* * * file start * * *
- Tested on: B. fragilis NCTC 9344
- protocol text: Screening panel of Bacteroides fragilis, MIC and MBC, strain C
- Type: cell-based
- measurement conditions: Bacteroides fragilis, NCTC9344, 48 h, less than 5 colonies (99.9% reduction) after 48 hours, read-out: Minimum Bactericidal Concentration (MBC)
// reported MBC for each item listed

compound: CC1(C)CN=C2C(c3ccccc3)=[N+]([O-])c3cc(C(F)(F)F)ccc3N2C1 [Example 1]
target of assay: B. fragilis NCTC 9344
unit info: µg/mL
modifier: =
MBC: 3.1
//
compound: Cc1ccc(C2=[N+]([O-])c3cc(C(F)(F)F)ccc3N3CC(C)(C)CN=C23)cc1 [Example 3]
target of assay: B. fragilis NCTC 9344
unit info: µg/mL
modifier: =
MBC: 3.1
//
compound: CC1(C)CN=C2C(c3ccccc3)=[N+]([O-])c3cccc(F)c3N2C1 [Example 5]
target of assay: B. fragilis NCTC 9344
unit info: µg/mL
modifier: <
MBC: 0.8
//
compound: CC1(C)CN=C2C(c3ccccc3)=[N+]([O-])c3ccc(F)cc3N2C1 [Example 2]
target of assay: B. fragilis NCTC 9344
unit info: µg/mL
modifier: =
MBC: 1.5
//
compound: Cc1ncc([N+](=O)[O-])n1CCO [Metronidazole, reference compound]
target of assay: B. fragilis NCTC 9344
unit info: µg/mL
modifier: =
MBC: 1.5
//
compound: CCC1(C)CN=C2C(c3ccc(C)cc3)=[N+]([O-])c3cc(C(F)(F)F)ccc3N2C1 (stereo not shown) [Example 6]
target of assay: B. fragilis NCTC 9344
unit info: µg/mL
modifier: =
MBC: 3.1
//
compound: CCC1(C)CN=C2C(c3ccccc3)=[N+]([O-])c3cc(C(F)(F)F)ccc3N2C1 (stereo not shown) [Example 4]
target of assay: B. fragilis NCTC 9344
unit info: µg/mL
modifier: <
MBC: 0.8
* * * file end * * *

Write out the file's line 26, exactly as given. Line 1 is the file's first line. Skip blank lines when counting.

unit info: µg/mL